News & Opinion

Fall golf: What’s not to love about it?

CHARLOTTE, N.C. – Now that summer’s over – and where on earth did it go? – it’s not at all necessary to immediately consign your clubs to a corner of the garage and leave them there until next spring. Unless you live in Minneapolis or Missoula, where winter is coming at any moment and, in fact, might already be here.

Whether you buy into global warming, there’s no denying that summers are getting hotter, no matter where you live. If the golf season is short in your area, you’ll play on any day that’s sunny and ends in “y,” no matter how hot it is.

But if you live in a place where summer morphs gently into fall, the cooler months could be the best of the year to play golf. Ask many players in warm-weather states and they will tell you that sweater weather is their favorite golf season.

The first pullover day of the fall was last week here in Charlotte. What that means is you wear a pullover and shorts to a morning starting time and shed the pullover when the day warms up. That’s the theory.

One day, four of us went out for a 10:44 a.m. tee time. On the drive to the course, the temperature on the dash read 52 degrees. Upon arrival at the course, the breeze had picked up and turned into a bona fide wind, which made the chill downright frosty. But a glance up and down the driving range and the first tee saw a multitude of players in the pullover-and-shorts autumn uniform.

That’s what you call optimism, and no one has that quality in more quantity than do dedicated golfers. Even if the day’s high temperature comes between 2:57 and 3:01 p.m., it’s bound to warm up – eventually – and you can shuck the long sleeves. Besides, if it turns out that you have to leave the pullover on throughout the round, at least you’ve done the smart thing in the first place.

In this part of the world, fall is one of the high seasons for golf at the resorts in the Pinehurst area and on the Grand Strand of North and South Carolina. Summer can be unbearably hot in those areas, and if you can stand the heat, in some places they practically give the golf away. Courses are much busier – and pricier – during the autumn months when temperatures are still warmish but much more pleasant.

The best part is that most golf courses are in their finest condition of the year. In the Carolinas, many courses were struck with winter kill during an unusually icy and frigid winter. But having had a summer to recover, many places – especially the high-end resorts and private clubs – feature conditions that are borderline pristine, with tight, firm fairways and quick greens.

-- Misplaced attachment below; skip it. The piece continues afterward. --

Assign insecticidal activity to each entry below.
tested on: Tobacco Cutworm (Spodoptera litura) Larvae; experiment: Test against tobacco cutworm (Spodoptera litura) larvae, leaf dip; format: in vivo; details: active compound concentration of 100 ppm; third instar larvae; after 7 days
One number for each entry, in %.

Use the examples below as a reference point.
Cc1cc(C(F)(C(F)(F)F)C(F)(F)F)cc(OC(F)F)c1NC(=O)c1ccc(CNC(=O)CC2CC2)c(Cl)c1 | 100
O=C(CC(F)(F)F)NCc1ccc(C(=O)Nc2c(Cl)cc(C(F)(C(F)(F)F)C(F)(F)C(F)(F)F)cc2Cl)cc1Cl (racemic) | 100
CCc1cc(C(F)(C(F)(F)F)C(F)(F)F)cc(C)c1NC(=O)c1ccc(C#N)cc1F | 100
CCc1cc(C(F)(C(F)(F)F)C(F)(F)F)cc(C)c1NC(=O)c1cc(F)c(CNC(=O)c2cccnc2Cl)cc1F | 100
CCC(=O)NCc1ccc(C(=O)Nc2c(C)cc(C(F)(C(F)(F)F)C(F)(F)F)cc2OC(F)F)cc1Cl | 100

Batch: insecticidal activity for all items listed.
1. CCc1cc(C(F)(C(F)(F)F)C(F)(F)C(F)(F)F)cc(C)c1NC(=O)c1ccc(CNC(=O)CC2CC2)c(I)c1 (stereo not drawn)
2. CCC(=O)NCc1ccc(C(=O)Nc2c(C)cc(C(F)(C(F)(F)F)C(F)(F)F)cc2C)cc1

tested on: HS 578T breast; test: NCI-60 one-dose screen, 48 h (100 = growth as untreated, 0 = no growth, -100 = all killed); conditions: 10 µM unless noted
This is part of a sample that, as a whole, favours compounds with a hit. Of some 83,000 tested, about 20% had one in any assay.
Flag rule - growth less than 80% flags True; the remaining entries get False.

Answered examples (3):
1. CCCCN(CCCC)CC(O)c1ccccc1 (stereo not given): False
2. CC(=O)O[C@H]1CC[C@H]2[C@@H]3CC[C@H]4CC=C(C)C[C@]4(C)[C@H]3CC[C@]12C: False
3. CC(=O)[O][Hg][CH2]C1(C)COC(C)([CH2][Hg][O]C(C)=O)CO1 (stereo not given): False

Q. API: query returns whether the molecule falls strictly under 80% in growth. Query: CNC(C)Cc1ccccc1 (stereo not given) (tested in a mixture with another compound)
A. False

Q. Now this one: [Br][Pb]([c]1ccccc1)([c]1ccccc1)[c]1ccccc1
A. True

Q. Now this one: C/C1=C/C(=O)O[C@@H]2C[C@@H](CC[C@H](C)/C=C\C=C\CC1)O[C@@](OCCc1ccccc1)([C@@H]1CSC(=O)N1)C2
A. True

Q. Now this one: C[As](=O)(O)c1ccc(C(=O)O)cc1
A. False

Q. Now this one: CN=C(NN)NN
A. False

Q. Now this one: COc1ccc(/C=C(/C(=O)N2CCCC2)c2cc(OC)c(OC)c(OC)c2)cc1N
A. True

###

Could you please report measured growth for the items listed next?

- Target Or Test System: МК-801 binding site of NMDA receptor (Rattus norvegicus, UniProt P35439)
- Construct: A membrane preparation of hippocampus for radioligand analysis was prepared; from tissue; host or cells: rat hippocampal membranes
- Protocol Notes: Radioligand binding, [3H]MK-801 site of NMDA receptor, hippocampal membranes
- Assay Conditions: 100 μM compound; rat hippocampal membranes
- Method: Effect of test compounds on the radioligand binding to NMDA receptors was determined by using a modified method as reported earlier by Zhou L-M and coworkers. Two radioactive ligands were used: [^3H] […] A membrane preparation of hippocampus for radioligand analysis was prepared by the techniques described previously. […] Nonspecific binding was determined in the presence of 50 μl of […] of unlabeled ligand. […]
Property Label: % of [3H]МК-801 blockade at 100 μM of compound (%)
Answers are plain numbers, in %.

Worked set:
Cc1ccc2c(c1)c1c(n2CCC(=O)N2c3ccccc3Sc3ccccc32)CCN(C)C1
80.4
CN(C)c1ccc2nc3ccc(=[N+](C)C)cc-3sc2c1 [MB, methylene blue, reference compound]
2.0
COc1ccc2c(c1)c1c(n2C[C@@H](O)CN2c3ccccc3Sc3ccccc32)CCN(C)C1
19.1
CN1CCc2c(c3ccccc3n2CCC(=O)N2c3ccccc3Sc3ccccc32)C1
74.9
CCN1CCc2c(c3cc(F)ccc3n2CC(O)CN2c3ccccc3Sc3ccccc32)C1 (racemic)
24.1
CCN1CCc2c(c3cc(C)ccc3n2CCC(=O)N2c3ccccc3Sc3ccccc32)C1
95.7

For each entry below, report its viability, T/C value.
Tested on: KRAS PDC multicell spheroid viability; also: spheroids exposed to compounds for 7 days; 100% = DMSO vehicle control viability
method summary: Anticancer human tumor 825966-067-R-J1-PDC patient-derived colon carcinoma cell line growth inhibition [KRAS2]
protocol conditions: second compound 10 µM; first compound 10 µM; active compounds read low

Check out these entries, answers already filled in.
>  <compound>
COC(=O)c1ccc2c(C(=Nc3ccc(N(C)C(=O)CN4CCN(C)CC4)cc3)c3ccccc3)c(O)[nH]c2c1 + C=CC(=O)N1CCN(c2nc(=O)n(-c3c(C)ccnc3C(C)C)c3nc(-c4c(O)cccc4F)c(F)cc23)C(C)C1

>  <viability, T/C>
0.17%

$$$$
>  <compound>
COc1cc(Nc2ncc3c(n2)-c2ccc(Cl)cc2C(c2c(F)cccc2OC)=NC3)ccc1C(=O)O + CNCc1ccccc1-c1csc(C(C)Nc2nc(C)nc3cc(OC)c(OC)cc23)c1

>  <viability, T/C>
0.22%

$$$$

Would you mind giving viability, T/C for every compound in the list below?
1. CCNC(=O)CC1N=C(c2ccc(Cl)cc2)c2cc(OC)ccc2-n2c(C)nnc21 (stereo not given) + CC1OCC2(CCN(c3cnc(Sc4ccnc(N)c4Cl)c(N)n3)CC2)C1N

At home, one of the benefits of fall golf is less-crowded courses. When the kids start back to school and football season begins in earnest, fair-weather players go on hiatus and more weekend morning starting times open up. Even if you’re a football fanatic, you still can play golf in the morning and be home to catch the afternoon games because the pace picks up in the autumn. Starting in September, you’re much less likely to have to endure five-hour rounds.

And if you have the disease so badly that you can’t stay away from Golf Channel, the fall part of the professional season can be good fun to watch. You’ll see occasional stars such as Phil Mickelson and Jordan Spieth, who have committed to play at the Shriners Hospitals for Children Open in Las Vegas. But you also will get a good look at players whose names you might not recognize but who could be stars of the future – such as Kevin Tway, who won the recent Safeway Open.

The European Tour season is still in full throat. You’ll see the best European players – and some of the top Americans – as that tour winds up its Race to Dubai in November. And the LPGA is running hard toward its Race to the CME Globe, which also ends in November.

But given your druthers, if you’d rather play than watch, you couldn’t pick a better time to do so.

The two saddest days of the year can be (1) when daylight saving time ends and (2) when you have to put up the golf shorts. Until then, take advantage of sublime autumn days. They will be gone much too quickly.

Mike Purkey has written about golf for more than 30 years for a number of publications, including Golf Magazine and Global Golf Post. He lives in Charlotte, N.C. Email:; Twitter: @mikepurkeygolf